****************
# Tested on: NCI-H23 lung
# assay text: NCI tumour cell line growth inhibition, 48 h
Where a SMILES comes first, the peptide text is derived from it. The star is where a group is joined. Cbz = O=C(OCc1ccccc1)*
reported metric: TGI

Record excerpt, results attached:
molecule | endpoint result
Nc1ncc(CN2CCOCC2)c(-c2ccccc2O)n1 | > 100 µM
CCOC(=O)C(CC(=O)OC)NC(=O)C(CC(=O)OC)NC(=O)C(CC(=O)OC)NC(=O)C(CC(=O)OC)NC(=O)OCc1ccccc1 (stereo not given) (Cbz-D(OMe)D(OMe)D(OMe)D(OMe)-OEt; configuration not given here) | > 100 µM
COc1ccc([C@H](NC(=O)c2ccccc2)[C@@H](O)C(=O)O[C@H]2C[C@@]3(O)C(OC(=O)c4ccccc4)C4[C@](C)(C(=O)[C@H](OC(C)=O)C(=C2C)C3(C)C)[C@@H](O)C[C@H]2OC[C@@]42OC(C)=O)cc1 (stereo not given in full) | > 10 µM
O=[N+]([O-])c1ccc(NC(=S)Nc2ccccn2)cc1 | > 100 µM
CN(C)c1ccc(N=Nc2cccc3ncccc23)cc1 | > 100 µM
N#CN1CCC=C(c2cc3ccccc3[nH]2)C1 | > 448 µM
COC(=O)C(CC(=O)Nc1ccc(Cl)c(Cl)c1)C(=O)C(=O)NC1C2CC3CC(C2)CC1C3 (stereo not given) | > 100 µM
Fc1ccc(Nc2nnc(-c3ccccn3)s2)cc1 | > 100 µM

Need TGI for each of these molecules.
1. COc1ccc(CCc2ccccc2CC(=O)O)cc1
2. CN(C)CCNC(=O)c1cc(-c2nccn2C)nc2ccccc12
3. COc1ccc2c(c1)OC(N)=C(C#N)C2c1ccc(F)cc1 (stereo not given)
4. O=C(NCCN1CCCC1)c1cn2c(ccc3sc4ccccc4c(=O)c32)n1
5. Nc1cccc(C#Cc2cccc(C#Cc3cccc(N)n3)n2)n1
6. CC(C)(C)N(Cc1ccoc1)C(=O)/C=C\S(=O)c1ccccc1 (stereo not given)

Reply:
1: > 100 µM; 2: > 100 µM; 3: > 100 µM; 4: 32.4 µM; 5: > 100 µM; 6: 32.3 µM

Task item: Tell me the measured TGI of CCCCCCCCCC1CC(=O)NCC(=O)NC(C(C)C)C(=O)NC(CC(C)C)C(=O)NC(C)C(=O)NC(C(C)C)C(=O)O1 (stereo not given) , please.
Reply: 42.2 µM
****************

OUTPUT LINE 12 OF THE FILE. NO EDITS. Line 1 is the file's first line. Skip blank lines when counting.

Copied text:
N#CN1CCC=C(c2cc3ccccc3[nH]2)C1 | > 448 µM